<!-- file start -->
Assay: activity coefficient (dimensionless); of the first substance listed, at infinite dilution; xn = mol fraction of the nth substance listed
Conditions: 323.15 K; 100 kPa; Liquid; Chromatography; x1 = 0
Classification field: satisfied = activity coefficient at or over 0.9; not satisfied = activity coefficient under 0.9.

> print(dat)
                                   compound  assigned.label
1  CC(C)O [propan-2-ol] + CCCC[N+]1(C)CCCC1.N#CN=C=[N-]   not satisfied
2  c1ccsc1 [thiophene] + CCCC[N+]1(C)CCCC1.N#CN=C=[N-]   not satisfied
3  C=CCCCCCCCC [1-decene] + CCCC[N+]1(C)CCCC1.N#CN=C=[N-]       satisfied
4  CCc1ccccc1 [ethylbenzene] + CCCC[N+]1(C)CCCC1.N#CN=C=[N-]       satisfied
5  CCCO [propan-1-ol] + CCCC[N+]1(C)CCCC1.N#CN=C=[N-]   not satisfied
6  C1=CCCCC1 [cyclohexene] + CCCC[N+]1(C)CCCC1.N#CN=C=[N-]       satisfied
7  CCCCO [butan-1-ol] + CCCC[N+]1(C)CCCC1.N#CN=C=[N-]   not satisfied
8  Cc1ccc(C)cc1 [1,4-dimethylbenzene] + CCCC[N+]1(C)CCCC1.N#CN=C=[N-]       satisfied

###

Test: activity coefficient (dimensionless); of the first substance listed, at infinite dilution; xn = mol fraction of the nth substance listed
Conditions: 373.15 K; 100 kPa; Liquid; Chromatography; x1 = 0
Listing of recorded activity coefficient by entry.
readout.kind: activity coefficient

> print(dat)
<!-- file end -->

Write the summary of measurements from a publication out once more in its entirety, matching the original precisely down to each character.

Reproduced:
Assay: activity coefficient (dimensionless); of the first substance listed, at infinite dilution; xn = mol fraction of the nth substance listed
Conditions: 323.15 K; 100 kPa; Liquid; Chromatography; x1 = 0
Classification field: satisfied = activity coefficient at or over 0.9; not satisfied = activity coefficient under 0.9.

> print(dat)
                                   compound  assigned.label
1  CC(C)O [propan-2-ol] + CCCC[N+]1(C)CCCC1.N#CN=C=[N-]   not satisfied
2  c1ccsc1 [thiophene] + CCCC[N+]1(C)CCCC1.N#CN=C=[N-]   not satisfied
3  C=CCCCCCCCC [1-decene] + CCCC[N+]1(C)CCCC1.N#CN=C=[N-]       satisfied
4  CCc1ccccc1 [ethylbenzene] + CCCC[N+]1(C)CCCC1.N#CN=C=[N-]       satisfied
5  CCCO [propan-1-ol] + CCCC[N+]1(C)CCCC1.N#CN=C=[N-]   not satisfied
6  C1=CCCCC1 [cyclohexene] + CCCC[N+]1(C)CCCC1.N#CN=C=[N-]       satisfied
7  CCCCO [butan-1-ol] + CCCC[N+]1(C)CCCC1.N#CN=C=[N-]   not satisfied
8  Cc1ccc(C)cc1 [1,4-dimethylbenzene] + CCCC[N+]1(C)CCCC1.N#CN=C=[N-]       satisfied

###

Test: activity coefficient (dimensionless); of the first substance listed, at infinite dilution; xn = mol fraction of the nth substance listed
Conditions: 373.15 K; 100 kPa; Liquid; Chromatography; x1 = 0
Listing of recorded activity coefficient by entry.
readout.kind: activity coefficient

> print(dat)